This is a demo after all, and demos are meant to pique interest and keep players checking in. What kept my interest about TUNIC was the foreign runic language it uses for any items you pick up. Nothing in TUNIC says ‘healing potion’ or ‘sword’, with any statistics or bios. It relies on a meta-textual connection with The Legend of Zelda, and all games inspired by it. At one point you pick up what appears to be a game manual from the 1980s, with runic instructions to the control scheme. I knew that pressing X gave me health, because of course that’s what the red potion does.

TUNIC may be a wannabe Zelda, but it uses that connection out of love for the franchise, and uses it in an interesting way to connect with a player’s existing muscle memory in gaming.

The TUNIC demo is out on Steam, and its release date is still to be confirmed.

Lake

Danielle Partis

Lake is a narrative-driven exploration game set in Oregon in 1986, in the fictional(?) waterside town of Providence Oaks. The story revolves around Meredith, a city-dwelling software developer heading back to her hometown for the first time in 22 years for a moment of respite and to help out her parents.

During her two-week stay in the sleepy lakeside town, Meredith is pencilled in to fill in for her dad, the postman of Providence Oaks. Equipped with a trusty van and a map of the town, she must deliver mail every day to the town’s residents. Providence Oaks is a modest area in terms of size, but its sprawling roads, lush forests and a dazzling centrepiece lake make for a delight to bumble about in.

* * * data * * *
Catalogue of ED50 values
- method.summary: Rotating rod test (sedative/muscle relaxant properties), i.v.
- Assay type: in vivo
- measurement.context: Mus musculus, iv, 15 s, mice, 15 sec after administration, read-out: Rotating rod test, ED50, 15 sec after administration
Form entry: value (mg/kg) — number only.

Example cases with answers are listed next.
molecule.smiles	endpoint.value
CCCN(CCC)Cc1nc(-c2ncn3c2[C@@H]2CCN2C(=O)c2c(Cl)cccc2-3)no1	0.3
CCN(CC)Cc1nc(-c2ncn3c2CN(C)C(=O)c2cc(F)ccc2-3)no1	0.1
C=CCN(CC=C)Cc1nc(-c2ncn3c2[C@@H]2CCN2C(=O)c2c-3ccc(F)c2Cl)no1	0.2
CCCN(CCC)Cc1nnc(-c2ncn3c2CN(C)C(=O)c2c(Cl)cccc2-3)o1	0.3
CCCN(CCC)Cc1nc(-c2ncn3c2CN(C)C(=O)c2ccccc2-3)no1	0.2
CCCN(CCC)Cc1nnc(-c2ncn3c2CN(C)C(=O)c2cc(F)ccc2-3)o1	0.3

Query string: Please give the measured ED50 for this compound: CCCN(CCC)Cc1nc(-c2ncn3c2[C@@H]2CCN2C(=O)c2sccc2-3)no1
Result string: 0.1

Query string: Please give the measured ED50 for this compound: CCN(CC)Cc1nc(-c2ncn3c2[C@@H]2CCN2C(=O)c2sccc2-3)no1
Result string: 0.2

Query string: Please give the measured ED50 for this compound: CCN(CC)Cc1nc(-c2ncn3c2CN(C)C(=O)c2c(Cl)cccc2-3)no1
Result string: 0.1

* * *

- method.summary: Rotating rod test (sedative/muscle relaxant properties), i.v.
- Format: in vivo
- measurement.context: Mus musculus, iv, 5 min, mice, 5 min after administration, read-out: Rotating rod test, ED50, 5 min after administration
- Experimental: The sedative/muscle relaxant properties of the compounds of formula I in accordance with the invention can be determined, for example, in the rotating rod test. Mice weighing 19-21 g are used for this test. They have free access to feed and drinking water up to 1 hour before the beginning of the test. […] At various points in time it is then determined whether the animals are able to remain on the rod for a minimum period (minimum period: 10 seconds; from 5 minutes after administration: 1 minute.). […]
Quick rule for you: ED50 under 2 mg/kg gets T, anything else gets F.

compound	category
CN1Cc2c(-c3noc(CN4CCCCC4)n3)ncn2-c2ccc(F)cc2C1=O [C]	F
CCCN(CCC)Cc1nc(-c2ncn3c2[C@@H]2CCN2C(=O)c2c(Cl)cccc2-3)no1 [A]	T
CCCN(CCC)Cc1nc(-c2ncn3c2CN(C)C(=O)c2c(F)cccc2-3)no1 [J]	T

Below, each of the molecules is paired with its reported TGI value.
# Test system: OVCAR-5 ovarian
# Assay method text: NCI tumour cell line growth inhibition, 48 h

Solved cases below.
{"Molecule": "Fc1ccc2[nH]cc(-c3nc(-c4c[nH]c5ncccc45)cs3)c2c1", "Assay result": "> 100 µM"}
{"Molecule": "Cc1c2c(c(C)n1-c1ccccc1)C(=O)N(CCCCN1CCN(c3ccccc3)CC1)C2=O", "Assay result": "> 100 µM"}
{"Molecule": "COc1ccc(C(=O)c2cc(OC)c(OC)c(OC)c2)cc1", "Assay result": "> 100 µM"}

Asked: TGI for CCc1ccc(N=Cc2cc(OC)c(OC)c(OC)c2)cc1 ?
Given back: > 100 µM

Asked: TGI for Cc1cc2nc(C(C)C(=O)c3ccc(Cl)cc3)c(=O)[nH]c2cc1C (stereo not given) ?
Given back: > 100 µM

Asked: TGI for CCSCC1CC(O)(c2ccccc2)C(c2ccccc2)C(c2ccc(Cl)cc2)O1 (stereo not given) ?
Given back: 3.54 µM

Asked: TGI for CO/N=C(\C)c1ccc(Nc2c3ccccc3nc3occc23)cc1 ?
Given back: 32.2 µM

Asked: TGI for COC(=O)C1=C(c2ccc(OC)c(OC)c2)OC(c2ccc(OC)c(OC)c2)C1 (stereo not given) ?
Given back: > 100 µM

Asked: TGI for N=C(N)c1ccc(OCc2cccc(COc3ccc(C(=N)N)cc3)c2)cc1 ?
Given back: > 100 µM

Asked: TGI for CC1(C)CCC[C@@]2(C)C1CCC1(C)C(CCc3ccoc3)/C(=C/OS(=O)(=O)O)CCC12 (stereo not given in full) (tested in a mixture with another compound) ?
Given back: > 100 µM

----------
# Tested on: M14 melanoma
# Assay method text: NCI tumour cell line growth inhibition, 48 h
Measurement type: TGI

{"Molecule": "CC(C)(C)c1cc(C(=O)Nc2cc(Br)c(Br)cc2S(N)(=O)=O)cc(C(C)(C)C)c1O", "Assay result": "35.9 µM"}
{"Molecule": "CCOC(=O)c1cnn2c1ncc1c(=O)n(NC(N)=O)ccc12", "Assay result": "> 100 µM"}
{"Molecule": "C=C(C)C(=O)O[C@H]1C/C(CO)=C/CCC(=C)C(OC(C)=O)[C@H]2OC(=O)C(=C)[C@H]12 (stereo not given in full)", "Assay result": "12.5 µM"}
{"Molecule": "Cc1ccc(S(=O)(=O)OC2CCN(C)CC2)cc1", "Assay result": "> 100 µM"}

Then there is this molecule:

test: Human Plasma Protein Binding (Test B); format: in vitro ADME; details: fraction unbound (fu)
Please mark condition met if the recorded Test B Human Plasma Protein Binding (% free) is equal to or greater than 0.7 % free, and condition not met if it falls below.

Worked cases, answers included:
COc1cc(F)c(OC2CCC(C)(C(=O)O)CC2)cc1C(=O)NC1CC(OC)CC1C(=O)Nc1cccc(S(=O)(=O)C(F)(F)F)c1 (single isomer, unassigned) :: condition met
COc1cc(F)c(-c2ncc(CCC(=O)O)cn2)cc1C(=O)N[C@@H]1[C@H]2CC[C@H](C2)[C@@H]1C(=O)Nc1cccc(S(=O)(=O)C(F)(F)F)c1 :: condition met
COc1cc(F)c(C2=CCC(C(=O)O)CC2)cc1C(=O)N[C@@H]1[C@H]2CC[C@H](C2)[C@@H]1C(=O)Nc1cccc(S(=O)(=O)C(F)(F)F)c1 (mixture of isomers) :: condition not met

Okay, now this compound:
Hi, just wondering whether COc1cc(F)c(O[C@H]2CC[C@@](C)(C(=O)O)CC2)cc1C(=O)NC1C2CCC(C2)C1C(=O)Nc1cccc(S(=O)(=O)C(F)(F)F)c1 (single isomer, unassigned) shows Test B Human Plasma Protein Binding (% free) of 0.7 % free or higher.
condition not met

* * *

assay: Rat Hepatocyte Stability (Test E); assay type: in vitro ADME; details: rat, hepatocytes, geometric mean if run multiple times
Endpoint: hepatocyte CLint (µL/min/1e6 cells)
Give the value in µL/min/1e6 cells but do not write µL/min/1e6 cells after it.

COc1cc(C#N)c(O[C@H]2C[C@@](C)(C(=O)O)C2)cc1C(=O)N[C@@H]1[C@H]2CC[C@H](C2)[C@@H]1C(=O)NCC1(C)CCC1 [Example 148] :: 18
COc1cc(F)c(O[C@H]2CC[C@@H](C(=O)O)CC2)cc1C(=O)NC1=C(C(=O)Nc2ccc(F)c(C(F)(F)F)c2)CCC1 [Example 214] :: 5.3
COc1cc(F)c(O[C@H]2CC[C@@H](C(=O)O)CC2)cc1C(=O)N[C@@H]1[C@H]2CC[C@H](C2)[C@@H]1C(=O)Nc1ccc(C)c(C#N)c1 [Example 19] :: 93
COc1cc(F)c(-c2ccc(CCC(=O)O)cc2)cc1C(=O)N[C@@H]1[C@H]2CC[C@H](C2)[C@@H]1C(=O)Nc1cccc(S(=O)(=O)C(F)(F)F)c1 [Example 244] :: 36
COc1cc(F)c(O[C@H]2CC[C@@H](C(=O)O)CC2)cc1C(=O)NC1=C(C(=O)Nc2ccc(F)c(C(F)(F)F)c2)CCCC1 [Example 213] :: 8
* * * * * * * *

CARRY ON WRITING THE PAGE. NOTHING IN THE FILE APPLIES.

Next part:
Each day starts at the post office, and Meredith’s deliveries for the day will show up on a minimap. As the gameplay has an open world element, you can pick and choose which order to deliver things in. Most of the mail is letters, and Meredith will monologue something about a particular house or building as she leisurely shoves letters inside each garden mailbox.

Occasionally, Meredith will need to deliver a package, which means encountering people in the village. The story begins to unfold through dialogue as she reconnects with forgotten friends, familiar faces and fresh fodder among the townsfolk. As you progress, certain characters will ask you for favours, creating small side quests as a bonus to flinging out letters all day. 

There are no stakes in Lake; you don’t get punished for taking your time with deliveries and there’s no reward for helping someone out. Meredith’s decadently lethargic journey is about what she learns; about herself, about the town, and about the time that she’s lost. Going out of your way to aid a resident will reveal inconsequential information; a local business has had a refurb or that the local cat lady has been feeding cupcakes to her pets. 

Lake also suggests that Meredith will be able to form relationships with residents later down the line, though the demo didn’t let us get that far. I had that in my mind from day one, making sure the cute blonde in the video store was the last stop on my route before the game had even hinted that I might be able to woo her with my unbridled cinema prowess.

The game is due out in summer 2021, developed by Gamious and published by Whitethorn Digital.

Chicory: A Colorful Tale

Harry Mitchell

Funded on Kickstarter last year, Chicory: A Colorful Tale is the new title from indie publisher Finji (Night In The Woods, Overland, TUNIC) and had a trailer from PlayStation as they announced it for PS5. It’s about a dog janitor with a magic paintbrush, and it’s a nice time.

I was originally nonplussed by its colouring book concept as I’d seen it done before with Drawn To Life and Epic Mickey, but ended up completely won over by it. It follows a janitor that picks up a paintbrush belonging to a great leader responsible for painting the world, who is now missing. The world is colourless, and it’s up to you to fix it.